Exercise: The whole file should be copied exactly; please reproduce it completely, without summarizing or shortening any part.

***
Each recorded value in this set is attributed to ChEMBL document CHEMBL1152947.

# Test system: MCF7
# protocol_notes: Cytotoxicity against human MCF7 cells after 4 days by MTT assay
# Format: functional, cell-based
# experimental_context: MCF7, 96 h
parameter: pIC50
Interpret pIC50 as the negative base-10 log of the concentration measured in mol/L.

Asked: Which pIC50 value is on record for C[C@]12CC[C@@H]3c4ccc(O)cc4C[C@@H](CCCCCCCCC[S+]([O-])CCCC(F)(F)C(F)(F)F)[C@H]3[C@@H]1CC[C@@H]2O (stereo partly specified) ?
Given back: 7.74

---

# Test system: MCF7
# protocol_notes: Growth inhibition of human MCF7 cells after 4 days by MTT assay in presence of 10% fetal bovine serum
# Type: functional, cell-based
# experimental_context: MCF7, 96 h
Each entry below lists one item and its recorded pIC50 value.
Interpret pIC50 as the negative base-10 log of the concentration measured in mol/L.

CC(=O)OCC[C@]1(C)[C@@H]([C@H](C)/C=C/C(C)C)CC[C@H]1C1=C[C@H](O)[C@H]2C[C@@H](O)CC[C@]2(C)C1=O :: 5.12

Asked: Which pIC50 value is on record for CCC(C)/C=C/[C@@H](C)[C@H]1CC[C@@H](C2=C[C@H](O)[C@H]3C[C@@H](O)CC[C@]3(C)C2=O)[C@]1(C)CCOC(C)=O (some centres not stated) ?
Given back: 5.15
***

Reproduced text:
Each recorded value in this set is attributed to ChEMBL document CHEMBL1152947.

# Test system: MCF7
# protocol_notes: Cytotoxicity against human MCF7 cells after 4 days by MTT assay
# Format: functional, cell-based
# experimental_context: MCF7, 96 h
parameter: pIC50
Interpret pIC50 as the negative base-10 log of the concentration measured in mol/L.

Asked: Which pIC50 value is on record for C[C@]12CC[C@@H]3c4ccc(O)cc4C[C@@H](CCCCCCCCC[S+]([O-])CCCC(F)(F)C(F)(F)F)[C@H]3[C@@H]1CC[C@@H]2O (stereo partly specified) ?
Given back: 7.74

---

# Test system: MCF7
# protocol_notes: Growth inhibition of human MCF7 cells after 4 days by MTT assay in presence of 10% fetal bovine serum
# Type: functional, cell-based
# experimental_context: MCF7, 96 h
Each entry below lists one item and its recorded pIC50 value.
Interpret pIC50 as the negative base-10 log of the concentration measured in mol/L.

CC(=O)OCC[C@]1(C)[C@@H]([C@H](C)/C=C/C(C)C)CC[C@H]1C1=C[C@H](O)[C@H]2C[C@@H](O)CC[C@]2(C)C1=O :: 5.12

Asked: Which pIC50 value is on record for CCC(C)/C=C/[C@@H](C)[C@H]1CC[C@@H](C2=C[C@H](O)[C@H]3C[C@@H](O)CC[C@]3(C)C2=O)[C@]1(C)CCOC(C)=O (some centres not stated) ?
Given back: 5.15